It's incredibly sad the state of care in the US, as any trip to US baby websites will tell you. The vast majority of 'care' puts babies and women at risk for the convenience and purse of the attending obstetrician.

    Thankyou for your question. I hope I have been clear, if not concise.

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  • Well let me start by saying that there is no country that I would rather give birth in then the US. Maybe because I'm american but the thought of having a baby anywhere else just scares me. Anyway, I love the care that I've gotten with both of my pregnancies. The doctor that I had with my first child was great. My whole labor and delivery was just wonderful. So far with this pregnancy I've also gotten great care and my doctor has been very helpful. I haven't given birth yet so I can't say too much about it. I do believe that nowadays doctors have become extremely lazy with the entire labor process. I've found that certain doctors don't want to wait until the mother is fully dialated and are so eager to do a c-section if things don't move along fast enough. I've seen that happen way too many times. I think when one goes to an OBGYN that they should research and interview the doctor before you decide he/she is the one you want to go with.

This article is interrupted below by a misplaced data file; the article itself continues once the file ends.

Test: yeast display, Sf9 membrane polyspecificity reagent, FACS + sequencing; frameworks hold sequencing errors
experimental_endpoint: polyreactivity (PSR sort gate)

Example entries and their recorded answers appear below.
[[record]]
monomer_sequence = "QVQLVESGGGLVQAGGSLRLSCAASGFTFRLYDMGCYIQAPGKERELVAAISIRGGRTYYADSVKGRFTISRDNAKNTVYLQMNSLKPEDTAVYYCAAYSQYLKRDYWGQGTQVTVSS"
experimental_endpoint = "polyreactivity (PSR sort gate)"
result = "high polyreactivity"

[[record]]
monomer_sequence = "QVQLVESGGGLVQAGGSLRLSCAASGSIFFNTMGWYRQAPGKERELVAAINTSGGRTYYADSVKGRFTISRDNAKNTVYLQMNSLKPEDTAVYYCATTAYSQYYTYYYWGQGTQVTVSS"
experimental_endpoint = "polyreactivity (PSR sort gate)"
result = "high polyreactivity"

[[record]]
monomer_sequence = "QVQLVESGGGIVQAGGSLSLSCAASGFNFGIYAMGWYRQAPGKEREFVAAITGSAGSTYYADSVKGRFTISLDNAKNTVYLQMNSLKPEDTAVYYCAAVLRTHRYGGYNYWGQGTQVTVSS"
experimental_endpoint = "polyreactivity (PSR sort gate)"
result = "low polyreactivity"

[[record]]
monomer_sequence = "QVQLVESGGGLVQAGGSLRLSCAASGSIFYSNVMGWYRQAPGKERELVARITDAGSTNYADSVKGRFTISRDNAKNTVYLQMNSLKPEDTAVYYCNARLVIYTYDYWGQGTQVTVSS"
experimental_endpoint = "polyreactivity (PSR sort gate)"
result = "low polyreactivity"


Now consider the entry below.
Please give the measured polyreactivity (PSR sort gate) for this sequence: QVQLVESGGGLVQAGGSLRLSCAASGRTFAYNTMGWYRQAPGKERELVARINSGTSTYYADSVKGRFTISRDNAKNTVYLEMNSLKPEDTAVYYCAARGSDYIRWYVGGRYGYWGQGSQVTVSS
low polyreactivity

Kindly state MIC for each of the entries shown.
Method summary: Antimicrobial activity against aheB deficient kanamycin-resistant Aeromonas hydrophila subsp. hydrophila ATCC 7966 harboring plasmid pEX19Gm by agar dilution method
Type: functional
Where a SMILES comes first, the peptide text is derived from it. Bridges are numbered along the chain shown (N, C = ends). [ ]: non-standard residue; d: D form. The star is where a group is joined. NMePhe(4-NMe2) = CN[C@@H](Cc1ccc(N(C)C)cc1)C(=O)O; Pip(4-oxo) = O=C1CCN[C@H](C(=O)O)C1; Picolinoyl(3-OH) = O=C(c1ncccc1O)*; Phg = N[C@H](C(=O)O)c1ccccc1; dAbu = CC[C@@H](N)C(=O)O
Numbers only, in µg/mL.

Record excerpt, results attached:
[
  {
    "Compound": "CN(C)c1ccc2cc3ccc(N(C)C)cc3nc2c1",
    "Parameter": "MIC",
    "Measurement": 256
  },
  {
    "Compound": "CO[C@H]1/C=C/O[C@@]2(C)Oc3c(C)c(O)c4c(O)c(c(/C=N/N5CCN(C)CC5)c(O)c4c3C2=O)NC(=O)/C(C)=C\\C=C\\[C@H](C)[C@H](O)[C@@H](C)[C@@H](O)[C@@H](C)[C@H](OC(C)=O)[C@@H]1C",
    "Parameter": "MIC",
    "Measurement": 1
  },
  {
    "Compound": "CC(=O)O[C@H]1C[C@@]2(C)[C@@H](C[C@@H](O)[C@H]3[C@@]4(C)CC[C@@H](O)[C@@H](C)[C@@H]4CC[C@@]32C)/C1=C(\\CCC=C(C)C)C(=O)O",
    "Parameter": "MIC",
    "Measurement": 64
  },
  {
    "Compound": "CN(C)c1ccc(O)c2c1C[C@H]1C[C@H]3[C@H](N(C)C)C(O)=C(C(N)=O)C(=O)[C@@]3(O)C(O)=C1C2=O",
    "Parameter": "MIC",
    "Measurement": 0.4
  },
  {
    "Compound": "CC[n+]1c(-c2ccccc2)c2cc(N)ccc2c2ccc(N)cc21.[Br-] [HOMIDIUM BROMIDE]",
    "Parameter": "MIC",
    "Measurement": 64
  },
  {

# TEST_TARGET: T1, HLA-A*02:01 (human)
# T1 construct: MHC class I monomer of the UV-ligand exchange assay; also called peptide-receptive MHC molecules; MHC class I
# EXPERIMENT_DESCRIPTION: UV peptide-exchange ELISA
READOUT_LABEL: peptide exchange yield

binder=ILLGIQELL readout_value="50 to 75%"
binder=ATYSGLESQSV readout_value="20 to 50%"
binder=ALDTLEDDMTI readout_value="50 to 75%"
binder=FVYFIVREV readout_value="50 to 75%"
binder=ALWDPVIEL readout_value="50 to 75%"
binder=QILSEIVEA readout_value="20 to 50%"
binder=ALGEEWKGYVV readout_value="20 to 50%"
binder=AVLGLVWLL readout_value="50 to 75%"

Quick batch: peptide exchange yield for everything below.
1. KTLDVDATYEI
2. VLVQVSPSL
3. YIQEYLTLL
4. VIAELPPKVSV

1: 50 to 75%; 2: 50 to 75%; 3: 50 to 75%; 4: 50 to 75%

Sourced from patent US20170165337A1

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  • 1 decade ago

    The standard model of OB care in the USA stinks.

    The United States consistently earns a very low ranking in studies about newborn babies’ survival. A report released last year showed that, among 33 industrialized nations, the United States is currently tied with Hungary, Malta, Poland and Slovakia with a death rate of nearly 5 per 1,000 babies. The really disturbing news is that, among blacks in the USA, there are 9 deaths per 1,000 live births. This statistic is closer to the infant mortality rates in developing nations than to those in the industrialized world!